Research Article Natural Conversational Interfaces to Geospatial ...

Address for correspondence: Guoray Cai, School of Information Sciences ..... (by car, train, or airplane) and routes by consulting various information sources (maps, ..... The four way intersection of geospatial information and information tech-.
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Transactions in GIS, 2005, 9(2): 199 – 221

Research Article

Natural Conversational Interfaces to Geospatial Databases Guoray Cai

Hongmei Wang

School of Information Sciences and Technology and GeoVISTA Center Pennsylvania State University

School of Information Sciences and Technology and GeoVISTA Center Pennsylvania State University

Alan M. MacEachren

Sven Fuhrmann

Department of Geography and GeoVISTA Center Pennsylvania State University

Department of Geography and GeoVISTA Center Pennsylvania State University

Abstract Natural (spoken) language, combined with gestures and other human modalities, provides a promising alternative for interacting with computers, but such benefit has not been explored for interactions with geographical information systems. This paper presents a conceptual framework for enabling conversational humanGIS interactions. Conversations with a GIS are modeled as human-computer collaborative activities within a task domain. We adopt a mental state view of collaboration and discourse and propose a plan-based computational model for conversational grounding and dialogue generation. At the implementation level, our approach is to introduce a dialogue agent, GeoDialogue, between a user and a geographical information server. GeoDialogue actively recognizes user’s information needs, reasons about detailed cartographic and database procedures, and acts cooperatively to assist user’s problem solving. GeoDialogue serves as a semantic ‘bridge’ between the human language and the formal language that a GIS understands. The behavior of such dialogue-assisted human-GIS interfaces is illustrated through a scenario simulating a session of emergency response during a hurricane event.

Address for correspondence: Guoray Cai, School of Information Sciences and Technology and GeoVISTA Center, Pennsylvania State University, University Park, PA 16802, USA. E-mail: [email protected] © Blackwell Publishing Ltd. 2005. 9600 Garsington Road, Oxford OX4 2DQ, UK and 350 Main Street, Malden, MA 02148, USA.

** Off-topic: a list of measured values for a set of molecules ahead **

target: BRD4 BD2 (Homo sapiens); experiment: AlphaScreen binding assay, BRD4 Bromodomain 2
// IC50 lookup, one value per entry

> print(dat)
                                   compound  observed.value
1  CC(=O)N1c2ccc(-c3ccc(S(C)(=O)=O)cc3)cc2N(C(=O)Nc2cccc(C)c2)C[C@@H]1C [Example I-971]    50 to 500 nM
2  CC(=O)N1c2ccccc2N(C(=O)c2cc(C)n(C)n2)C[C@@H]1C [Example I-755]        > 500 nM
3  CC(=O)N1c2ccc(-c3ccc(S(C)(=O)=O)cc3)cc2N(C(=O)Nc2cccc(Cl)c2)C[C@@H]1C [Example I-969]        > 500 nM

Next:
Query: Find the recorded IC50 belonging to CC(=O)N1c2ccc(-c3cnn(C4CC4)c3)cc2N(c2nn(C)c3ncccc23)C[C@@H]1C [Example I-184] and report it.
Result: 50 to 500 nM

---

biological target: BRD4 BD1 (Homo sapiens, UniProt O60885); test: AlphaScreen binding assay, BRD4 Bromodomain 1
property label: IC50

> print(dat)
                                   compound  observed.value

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G Cai, H Wang, A M MacEachren and S Fuhrmann

1 Introduction Today, the majority of geographical information users are not experts in operating a geographical information system (GIS). However, the familiar devices (keyboard and mouse), interface objects (windows, icons, menus, and pointers), and query languages tend to work only for experts in a desktop environment. Practical application environments often introduce an intermediary person to delegate the tasks of communicating with a computer to technical experts (Mark and Frank 1992, Traynor and Williams 1995), but such solutions are not always possible when geographical information needs arise outside of the office environment (in the field or on the move) (Zerger and Smith 2003). Alternatively, human-GIS interfaces can be made more natural and transparent so that people can walk-up to the system and start utilizing geographical information without prior training. Towards this goal, progress has been made in the incorporation of human communication modalities into human-computer interaction systems (Zue et al. 1990; Shapiro et al. 1991; Lokuge and Ishizaki 1995; Oviatt 1996, 2000; Cohen et al. 1997; Sharma et al. 1998; Kettebekov et al. 2000; Rauschert et al. 2002). Designing such interface environments faces a number of challenges, including sensing and recognition, multimodal fusion, as well as semantic mediation and dialogue design. Of these issues, sensing technologies have made the most progress, particularly in the areas of automated speech recognition (Juang and Furui 2000, O’Shaughnessy 2003) and gesture recognition (Sharma et al. 1999, Wilson and Bobick 1999). Totally device-free acquisition of human speech and free-hand gestures has been demonstrated to be feasible for interacting with maps (Sharma et al. 2003). In contrast, multimodal fusion and dialogue management seems more difficult,